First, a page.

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Bank puts its reputation before welfare of British households

Jonathan Samuels Jonathan Samuels
Posted on Aug 03, 2018 | in Blog

And there we have it. On Thursday, the Bank of England's Monetary Policy Committee, led by 'unreliable boyfriend’, Mark Carney, unanimously voted to increase rates by 0.25% to 0.75%.

While bringing inflation down to its 2% target and beginning the process of normalising rates might be the official reason for the hike, the Bank of England's aim is also to deliver a shot across the bows to overly indebted consumers.

There’s certainly some logic in that. After all, UK consumers have taken on a huge amount of debt in recent years and need to be reined in. Collectively, we’re spending more than we earn.

In that sense, Thursday’s rate hike is a symbolic rise more so than a substantive one likely to be closely followed by more. The message is roughly: "You know, this will end at some point".

But in raising rates this week, you can't help but think the Bank of England has put its reputation (of never acting on its forward guidance) before the welfare of the average British household.

After all, while a quarter per cent increase won't take home finances to breaking point, it will add to the pressure at a time when consumer confidence is already low and finances under pressure due to negligible wage growth.

More fundamentally, why raise rates when the economy is so weak? In the three months to May the economy grew by just 0.2%. Rate rises usually come when an economy is firming up, not flimsy.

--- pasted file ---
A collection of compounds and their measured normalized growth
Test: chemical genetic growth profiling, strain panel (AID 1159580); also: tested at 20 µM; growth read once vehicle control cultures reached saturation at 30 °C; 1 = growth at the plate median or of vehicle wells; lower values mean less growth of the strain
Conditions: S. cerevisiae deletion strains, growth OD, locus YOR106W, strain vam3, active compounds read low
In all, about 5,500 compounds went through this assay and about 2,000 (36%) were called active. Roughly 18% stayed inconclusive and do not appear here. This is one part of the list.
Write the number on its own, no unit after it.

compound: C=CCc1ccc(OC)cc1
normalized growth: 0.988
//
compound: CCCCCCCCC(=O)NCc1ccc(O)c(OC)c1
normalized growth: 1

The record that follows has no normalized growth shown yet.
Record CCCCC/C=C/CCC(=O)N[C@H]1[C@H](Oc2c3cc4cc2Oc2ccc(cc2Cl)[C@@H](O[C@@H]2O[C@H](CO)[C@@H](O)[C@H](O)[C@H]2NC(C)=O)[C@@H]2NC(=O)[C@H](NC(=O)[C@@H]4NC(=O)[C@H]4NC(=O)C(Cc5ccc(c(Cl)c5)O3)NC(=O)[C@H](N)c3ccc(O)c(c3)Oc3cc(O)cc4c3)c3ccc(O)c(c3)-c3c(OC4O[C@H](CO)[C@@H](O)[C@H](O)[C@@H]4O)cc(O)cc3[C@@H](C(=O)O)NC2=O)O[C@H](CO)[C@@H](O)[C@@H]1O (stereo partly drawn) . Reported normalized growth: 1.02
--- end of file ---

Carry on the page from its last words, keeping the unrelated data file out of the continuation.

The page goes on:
And it's not exactly that inflation is rampaging out of control. At just 2.4%, inflation is only slightly above target - and considerably lower than it has been in recent years.

Then there's the small matter of Brexit. We are fast approaching the business end of Brexit, which could deliver unprecedented levels of uncertainty, both political and economic. We're genuinely entering the unknown and, by way of preparation, Threadneedle Street has just increased the pressure on households.

To raise rates in the shadow of outright politico-economic uncertainty is risky at best, reckless at worst.

If Brexit turns into a Black Swan, there is every chance the recent rate rise will be reversed rapid. If that happens, Mark Carney and crew will have lost just about every shred of credibility they had — for good.

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